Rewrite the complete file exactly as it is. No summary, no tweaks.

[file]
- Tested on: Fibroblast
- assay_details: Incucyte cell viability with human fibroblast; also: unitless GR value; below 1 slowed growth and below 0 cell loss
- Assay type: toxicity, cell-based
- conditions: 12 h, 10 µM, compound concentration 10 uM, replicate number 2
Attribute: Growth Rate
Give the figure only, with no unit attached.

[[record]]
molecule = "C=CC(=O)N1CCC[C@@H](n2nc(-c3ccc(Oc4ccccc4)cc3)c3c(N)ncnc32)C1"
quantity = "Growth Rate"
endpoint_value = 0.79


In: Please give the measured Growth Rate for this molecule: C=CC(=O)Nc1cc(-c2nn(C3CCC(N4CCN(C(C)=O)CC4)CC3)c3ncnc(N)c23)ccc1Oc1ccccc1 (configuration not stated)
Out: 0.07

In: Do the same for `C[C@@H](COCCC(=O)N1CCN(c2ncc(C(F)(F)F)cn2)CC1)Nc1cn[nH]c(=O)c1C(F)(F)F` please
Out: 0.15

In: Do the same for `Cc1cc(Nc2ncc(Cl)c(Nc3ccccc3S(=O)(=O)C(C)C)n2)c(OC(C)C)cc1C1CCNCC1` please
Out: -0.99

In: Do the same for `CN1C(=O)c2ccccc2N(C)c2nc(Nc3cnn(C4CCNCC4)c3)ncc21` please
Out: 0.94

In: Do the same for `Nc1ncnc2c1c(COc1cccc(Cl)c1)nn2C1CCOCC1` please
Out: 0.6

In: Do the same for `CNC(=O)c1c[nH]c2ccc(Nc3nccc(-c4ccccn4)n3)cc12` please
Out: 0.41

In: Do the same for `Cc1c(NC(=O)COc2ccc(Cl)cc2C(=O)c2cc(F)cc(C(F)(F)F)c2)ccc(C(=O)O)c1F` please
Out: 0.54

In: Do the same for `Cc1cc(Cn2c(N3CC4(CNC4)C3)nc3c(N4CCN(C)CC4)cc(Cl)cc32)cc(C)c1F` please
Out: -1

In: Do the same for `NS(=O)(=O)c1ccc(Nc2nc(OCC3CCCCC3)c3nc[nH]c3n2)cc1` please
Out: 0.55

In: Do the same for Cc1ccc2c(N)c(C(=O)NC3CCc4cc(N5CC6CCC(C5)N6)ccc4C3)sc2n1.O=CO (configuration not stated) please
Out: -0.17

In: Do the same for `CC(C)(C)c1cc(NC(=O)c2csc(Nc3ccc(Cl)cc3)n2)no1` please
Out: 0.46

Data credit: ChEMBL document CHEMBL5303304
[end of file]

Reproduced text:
- Tested on: Fibroblast
- assay_details: Incucyte cell viability with human fibroblast; also: unitless GR value; below 1 slowed growth and below 0 cell loss
- Assay type: toxicity, cell-based
- conditions: 12 h, 10 µM, compound concentration 10 uM, replicate number 2
Attribute: Growth Rate
Give the figure only, with no unit attached.

[[record]]
molecule = "C=CC(=O)N1CCC[C@@H](n2nc(-c3ccc(Oc4ccccc4)cc3)c3c(N)ncnc32)C1"
quantity = "Growth Rate"
endpoint_value = 0.79


In: Please give the measured Growth Rate for this molecule: C=CC(=O)Nc1cc(-c2nn(C3CCC(N4CCN(C(C)=O)CC4)CC3)c3ncnc(N)c23)ccc1Oc1ccccc1 (configuration not stated)
Out: 0.07

In: Do the same for `C[C@@H](COCCC(=O)N1CCN(c2ncc(C(F)(F)F)cn2)CC1)Nc1cn[nH]c(=O)c1C(F)(F)F` please
Out: 0.15

In: Do the same for `Cc1cc(Nc2ncc(Cl)c(Nc3ccccc3S(=O)(=O)C(C)C)n2)c(OC(C)C)cc1C1CCNCC1` please
Out: -0.99

In: Do the same for `CN1C(=O)c2ccccc2N(C)c2nc(Nc3cnn(C4CCNCC4)c3)ncc21` please
Out: 0.94

In: Do the same for `Nc1ncnc2c1c(COc1cccc(Cl)c1)nn2C1CCOCC1` please
Out: 0.6

In: Do the same for `CNC(=O)c1c[nH]c2ccc(Nc3nccc(-c4ccccn4)n3)cc12` please
Out: 0.41

In: Do the same for `Cc1c(NC(=O)COc2ccc(Cl)cc2C(=O)c2cc(F)cc(C(F)(F)F)c2)ccc(C(=O)O)c1F` please
Out: 0.54

In: Do the same for `Cc1cc(Cn2c(N3CC4(CNC4)C3)nc3c(N4CCN(C)CC4)cc(Cl)cc32)cc(C)c1F` please
Out: -1

In: Do the same for `NS(=O)(=O)c1ccc(Nc2nc(OCC3CCCCC3)c3nc[nH]c3n2)cc1` please
Out: 0.55

In: Do the same for Cc1ccc2c(N)c(C(=O)NC3CCc4cc(N5CC6CCC(C5)N6)ccc4C3)sc2n1.O=CO (configuration not stated) please
Out: -0.17

In: Do the same for `CC(C)(C)c1cc(NC(=O)c2csc(Nc3ccc(Cl)cc3)n2)no1` please
Out: 0.46

Data credit: ChEMBL document CHEMBL5303304